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Last week we reported that the Star Trek Live stage show will be premiering this summer at the Kennedy Space Center in Florida. Now TrekMovie has exclusive details on the show, including plot information and news of an additional touring version of Star Trek Live.
Star Trek Live – At KSC & a city near you!
Last week it was announced that Star Trek Live, an interactive live stage show, makes its worldwide debut at Kennedy Space Center Visitor Complex on June 11, 2010. The 30-minute show mixes theater, science and special effects to entertain and teach about "living and working in space, modern space travel and the latest in communication and technology" all using universe of Star Trek.
The show is being produced by Mad Science Productions, who have over 10 years of experience in educational stage shows. TrekMovie spoke exclusively with Mad Science Productions Managing Director and Star Trek Live Producer Leonard Lipes about the show, who describes it as a "theatrical interactive adventure".
The first big news that Lipes revealed is that in addition to the show that will be at the Kennedy Space Center all summer, there will also be a touring version of Star Trek Live. Starting in early June, the touring show will visit dozens of cities it its first year. In the summer the show will focus on theme parks, and for the rest of the year it will play at performing arts centers. The theme park shows will be like the Kennedy Space Center show, and last around 30 minutes and be included in the admission price to the park. The performing arts center shows will have their own price and the show will be extended to a bit over an hour, to include more educational content.
Audience as Academy cadets – Help fight time-traveling Romulan
Lipes also revealed details on the plot of the show. Star Trek Live takes place in present day, with the premise of it being the first class for a new ‘Starfleet Academy,’ with the audience being the cadets. The class is being briefed by a Commander. During the show a time-traveling Vulcan from the "Temporal Time Police" will be introduced, who has come back to stop a time-travelling Romulan from nabbing a member of this first Starfleet class, and changing the course of history. Apparently one member of your class is very important and by removing this person (called "The Core"), the Romulans will dominate the Federation in the future. The Starfleet Academy commander and the Vulcan time-traveler will appear on stage, while the Romulan (who is in orbit in a ship) and other characters appear in pre-taped segments. Members of the audience are also brought up on stage to get involved in the show.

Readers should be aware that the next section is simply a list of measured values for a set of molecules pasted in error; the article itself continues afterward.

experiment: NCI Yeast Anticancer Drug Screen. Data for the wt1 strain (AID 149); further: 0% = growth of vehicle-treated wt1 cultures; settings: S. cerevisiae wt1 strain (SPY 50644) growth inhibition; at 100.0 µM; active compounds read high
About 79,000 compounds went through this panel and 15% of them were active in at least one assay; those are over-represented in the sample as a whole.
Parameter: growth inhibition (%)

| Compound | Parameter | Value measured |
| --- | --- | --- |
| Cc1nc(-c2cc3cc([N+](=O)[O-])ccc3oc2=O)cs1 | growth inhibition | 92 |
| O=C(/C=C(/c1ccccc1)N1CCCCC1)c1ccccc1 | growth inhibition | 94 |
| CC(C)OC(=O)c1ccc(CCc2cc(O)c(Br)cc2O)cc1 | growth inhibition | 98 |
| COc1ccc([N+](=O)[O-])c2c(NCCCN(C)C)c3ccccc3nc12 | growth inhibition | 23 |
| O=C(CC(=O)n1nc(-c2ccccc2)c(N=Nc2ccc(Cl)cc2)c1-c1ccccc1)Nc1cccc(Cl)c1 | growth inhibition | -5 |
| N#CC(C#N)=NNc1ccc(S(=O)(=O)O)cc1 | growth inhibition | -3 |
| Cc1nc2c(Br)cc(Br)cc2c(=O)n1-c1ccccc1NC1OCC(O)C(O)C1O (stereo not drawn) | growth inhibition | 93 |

CBS and Mad Science are still working on details, like what specific era the Vulcan time cop comes from, and what the uniforms and ships (seen on screen and behind the stage) look like. The plot seems to borrow from Voyager’s ‘Temporal Integrity Commission’ Enterprise’s ‘Temporal Cold War’ and of course the recent Star Trek feature film. Lipes notes:
The premise is not that dissimilar from the 2009 JJ Abrams Star Trek movie, but we have some creative leeway, because it is a live theater show and because it is a Mad Science Production. So they know we are going to put the educational twist on it.
Mad Science does have an educational focus and they try and gear their shows (and the learning materials that go along with the show) to the National Science Teacher standards. However, Lipes says that the shows are for all ages. He explains:
We’re hitting elementary to middle-school aged children, but that being said, if I didn’t know as much as I did and didn’t have a passion for space travel, I would learn a lot at my age, and so might any mom or dad in the audience, whether they are Trekkie fans or not. There is some real science in this show that everybody can learn from.
Although the show incorporates elements from the future, the education is grounded in 21st century science. This is done with interactive experiments with the audience. For example, part of the show will teach a lesson on communication, through helping repair the Vulcan shuttle, using modern cell-phones. Another part of the show will have the audience help locate the Romulan ship using the Hubble and Webb space telescopes. There will also be learning moments dealing with space debris, wormholes, black holes and more. Lipes notes:
We try and bridge the similarities of what used to be science fiction and is now closer to reality, and there is a definite synergy with that and Star Trek.
Star Trek Live premieres at the Kennedy Space Center Visitor Complex on June 11th, with five stage shows planned each day over the Summer. The show is included in the price of admission to KSC ($38, adults; $28, children 3-11, plus tax. Younger children enter free).
The traveling Star Trek Live will begin its tour in June in Southern California. Mad Science will soon announce the list of destinations for the Summer.